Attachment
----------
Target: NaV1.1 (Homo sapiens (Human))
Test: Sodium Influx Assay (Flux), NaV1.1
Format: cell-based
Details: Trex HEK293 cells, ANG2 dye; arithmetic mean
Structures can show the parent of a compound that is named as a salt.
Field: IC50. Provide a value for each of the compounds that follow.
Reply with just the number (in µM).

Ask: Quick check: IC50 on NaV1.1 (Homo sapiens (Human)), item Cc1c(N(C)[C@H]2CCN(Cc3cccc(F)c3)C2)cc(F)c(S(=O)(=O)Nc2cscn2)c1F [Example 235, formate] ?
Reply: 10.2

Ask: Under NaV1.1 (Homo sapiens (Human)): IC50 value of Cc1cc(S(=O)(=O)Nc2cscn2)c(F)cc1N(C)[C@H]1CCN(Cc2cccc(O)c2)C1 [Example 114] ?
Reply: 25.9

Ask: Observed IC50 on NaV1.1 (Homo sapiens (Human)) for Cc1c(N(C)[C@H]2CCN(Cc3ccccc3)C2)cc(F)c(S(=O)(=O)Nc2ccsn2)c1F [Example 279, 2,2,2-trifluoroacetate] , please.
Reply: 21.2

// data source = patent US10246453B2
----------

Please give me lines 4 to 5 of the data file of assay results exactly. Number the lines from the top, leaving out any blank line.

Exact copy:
Details: Trex HEK293 cells, ANG2 dye; arithmetic mean
Structures can show the parent of a compound that is named as a salt.